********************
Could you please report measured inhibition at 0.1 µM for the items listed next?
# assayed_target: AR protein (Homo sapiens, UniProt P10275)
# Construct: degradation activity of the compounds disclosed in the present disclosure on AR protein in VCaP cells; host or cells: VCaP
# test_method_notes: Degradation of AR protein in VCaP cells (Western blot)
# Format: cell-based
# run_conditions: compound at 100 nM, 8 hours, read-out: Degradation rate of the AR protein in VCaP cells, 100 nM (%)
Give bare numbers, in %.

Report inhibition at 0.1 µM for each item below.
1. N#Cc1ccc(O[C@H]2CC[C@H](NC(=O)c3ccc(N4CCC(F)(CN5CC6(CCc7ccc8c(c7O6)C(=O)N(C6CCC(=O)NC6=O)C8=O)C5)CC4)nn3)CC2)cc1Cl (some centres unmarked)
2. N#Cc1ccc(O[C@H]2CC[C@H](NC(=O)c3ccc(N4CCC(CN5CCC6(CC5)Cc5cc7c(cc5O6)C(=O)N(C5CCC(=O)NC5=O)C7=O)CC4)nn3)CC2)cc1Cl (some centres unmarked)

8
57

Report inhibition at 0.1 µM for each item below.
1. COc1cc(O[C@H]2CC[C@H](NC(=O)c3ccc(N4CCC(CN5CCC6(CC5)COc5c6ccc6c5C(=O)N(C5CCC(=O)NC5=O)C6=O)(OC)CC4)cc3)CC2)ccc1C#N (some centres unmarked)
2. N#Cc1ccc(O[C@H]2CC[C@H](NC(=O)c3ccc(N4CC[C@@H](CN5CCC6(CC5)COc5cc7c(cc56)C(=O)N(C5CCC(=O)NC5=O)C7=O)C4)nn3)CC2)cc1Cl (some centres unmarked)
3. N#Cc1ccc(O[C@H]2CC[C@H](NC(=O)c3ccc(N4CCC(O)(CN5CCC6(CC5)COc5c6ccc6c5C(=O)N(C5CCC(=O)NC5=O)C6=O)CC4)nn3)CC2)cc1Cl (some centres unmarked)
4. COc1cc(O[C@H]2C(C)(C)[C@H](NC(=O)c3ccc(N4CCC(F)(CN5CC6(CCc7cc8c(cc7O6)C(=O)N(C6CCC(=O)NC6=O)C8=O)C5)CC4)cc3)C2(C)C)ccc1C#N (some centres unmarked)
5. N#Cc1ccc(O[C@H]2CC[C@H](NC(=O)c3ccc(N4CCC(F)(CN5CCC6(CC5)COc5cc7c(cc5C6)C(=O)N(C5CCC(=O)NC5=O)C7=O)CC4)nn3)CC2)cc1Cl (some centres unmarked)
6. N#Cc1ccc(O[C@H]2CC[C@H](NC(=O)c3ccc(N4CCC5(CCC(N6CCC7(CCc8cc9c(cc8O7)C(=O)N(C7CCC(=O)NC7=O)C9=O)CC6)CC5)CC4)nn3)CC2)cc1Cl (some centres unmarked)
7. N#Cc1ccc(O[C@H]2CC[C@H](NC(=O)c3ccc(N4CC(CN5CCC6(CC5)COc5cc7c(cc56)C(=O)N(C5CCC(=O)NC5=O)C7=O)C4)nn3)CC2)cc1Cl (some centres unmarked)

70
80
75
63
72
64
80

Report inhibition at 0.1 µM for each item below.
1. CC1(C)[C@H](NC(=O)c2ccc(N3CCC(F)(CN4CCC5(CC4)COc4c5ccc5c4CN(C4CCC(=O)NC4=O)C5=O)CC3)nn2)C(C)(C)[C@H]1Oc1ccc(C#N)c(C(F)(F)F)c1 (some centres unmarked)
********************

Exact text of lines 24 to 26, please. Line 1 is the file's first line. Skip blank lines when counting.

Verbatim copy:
63
72
64